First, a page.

For over eight months, Eagles fans have been waiting for tonight’s matchup with the Green Bay Packers. It marked the beginning of a new era under Kevin Kolb and resurgence of a young and athletic defense. However, you must be crazy if you could have predicted how Sunday’s matchup ended up playing out.
As Kolb took the field, I felt myself taking deep breaths in anticipation for a new beginning. I had mixed emotions of excitement and anxiety. A quarter into the game, it was hard to control my frustration at the Eagles offense and by Kolb’s performance. It was exactly what Eagles fans were afraid of—Kolb not being able to handle the pressure of the big stage and adjusting to the defensive pressure put on by the Packers. He finished the game with only five completions thanks to a crushing hit by Packer’s linebacker Clay Matthews that forced him to the sidelines with a concussion. Even though he tried to come back, Kolb soon left the game and put the ball in the hands of Michael Vick.
Even though Vick has several years of experience as a starting quarterback, the Eagles front office put all of their eggs in the Kevin Kolb basket. They believe that Kolb is the future of the franchise and that Vick is simply another addition to an already dynamic offense. Well Vick did his best to prove them wrong after filling in for Kolb during the second half. He looked like vintage Vick, changing the game with his versatility and speed on the ground. It didn’t prove to be enough though for the struggling Eagles offense, as their 10 unanswered points in the 4th quarter left them a score short.
The biggest concern was not necessarily the loss to the Packers, but instead the Eagles losses suffered throughout the game. The Eagles lost Pro-Bowl fullback Leonard Weaver most likely for the rest of the season due to an ACL tear. After making his first start in 10 months, center Jamaal Jackson might be spending the rest of 2010 season on the bench after allegedly tearing his bicep. Finally, Stewart Bradley, the captain of the Eagles defense who missed last season with an ACL tear, suffered a concussion in the first half of the game. Both Kolb and Bradley are doubtful for next week’s game against the Lions.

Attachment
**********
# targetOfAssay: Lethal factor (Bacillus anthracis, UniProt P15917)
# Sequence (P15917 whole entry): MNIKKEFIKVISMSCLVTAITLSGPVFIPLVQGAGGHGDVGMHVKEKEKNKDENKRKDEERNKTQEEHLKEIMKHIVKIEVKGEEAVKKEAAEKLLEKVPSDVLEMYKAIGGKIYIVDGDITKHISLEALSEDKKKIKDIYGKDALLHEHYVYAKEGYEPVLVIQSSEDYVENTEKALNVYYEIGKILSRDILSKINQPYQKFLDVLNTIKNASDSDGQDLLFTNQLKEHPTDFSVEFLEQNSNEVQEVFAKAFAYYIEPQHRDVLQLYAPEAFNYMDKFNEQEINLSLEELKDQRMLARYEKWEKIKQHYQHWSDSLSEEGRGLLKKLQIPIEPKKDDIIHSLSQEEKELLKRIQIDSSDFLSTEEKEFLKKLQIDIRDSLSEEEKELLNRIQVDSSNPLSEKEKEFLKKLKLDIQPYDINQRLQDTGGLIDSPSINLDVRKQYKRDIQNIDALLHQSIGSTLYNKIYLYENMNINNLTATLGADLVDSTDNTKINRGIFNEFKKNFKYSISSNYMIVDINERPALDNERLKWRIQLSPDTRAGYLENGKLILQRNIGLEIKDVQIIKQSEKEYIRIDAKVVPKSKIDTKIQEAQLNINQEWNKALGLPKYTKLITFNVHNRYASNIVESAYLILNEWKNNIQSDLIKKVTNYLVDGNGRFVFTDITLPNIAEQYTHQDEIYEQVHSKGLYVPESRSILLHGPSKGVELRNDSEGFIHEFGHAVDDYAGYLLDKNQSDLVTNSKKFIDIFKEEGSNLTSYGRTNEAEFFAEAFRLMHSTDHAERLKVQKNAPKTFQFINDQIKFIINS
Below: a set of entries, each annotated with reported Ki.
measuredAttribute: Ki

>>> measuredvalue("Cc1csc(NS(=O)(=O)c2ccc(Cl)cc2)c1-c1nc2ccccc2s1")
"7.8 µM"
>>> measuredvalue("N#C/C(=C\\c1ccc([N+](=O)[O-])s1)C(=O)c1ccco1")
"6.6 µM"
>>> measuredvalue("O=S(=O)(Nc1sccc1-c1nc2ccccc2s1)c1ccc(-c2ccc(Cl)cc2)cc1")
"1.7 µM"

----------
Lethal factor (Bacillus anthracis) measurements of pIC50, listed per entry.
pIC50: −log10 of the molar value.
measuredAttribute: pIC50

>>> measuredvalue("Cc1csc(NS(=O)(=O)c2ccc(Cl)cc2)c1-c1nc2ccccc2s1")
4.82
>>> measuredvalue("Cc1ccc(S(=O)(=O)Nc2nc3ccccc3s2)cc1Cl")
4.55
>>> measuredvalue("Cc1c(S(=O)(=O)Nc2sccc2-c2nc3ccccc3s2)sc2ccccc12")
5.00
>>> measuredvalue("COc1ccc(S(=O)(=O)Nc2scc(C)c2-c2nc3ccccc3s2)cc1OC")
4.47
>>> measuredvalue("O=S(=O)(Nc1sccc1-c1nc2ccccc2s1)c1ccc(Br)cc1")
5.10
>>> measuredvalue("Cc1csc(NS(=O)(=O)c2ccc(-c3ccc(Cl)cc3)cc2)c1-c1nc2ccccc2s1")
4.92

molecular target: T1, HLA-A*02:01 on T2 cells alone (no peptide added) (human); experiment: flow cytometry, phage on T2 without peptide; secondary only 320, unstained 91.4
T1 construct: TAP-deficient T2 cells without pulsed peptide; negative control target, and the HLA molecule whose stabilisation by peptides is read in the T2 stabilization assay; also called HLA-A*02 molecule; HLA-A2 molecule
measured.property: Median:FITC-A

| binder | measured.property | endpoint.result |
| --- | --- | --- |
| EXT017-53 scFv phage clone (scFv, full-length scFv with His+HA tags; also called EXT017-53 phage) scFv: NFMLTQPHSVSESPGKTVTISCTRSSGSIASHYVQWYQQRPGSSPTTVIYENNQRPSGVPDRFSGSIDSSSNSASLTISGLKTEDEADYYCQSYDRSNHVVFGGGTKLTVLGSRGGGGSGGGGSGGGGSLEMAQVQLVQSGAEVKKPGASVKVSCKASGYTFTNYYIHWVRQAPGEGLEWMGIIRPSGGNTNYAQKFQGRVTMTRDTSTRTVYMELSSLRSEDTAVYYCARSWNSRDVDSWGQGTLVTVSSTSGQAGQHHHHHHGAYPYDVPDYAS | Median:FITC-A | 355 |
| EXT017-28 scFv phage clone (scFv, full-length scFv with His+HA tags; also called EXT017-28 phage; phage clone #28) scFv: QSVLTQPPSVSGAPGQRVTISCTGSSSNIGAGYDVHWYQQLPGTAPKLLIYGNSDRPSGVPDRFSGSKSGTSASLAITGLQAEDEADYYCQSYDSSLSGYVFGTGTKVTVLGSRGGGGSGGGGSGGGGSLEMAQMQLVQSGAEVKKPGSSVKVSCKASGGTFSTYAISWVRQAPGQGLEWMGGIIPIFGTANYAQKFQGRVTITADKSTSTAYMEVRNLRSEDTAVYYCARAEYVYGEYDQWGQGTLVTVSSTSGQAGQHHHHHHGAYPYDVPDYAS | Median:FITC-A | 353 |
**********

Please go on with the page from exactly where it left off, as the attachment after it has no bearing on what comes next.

Now it’s time to hand out grades to each of the positions:
To make it fair, I averaged the performances by Kolb (D -) and Vick (B+). Obviously Kolb didn’t spend much time on the field, only throwing ten passes, but still struggled to get anything going against the Packer’s defense. He couldn’t handle the pressure and only created more questions for the Eagles offense with his abysmal performance.
If it wasn’t for Vick, the Eagles would have lost by 20 points. He took the struggling offense and did what he does best—tuck the ball and run. He rushed for 103 yards in the game and completed 16 of 24 passes for 175 yards and a touchdown. At the same time however, Vick threw a couple of passes into the ground and seemed scared to throw the ball. His biggest problem is that he refuses to let plays develop and is too quick to commit to running.
I loved what I saw from LeSean McCoy tonight. He only got seven carries during the game, but finished with 35 yards (5 ypc) and a touchdown. McCoy also led all receivers with five receptions for 47 yards. With Weaver going down early in the game, McCoy did a good job adjusting to the workload and taking care of his tasks.
Just wondering, who is going to play fullback now? Eldra Buckley?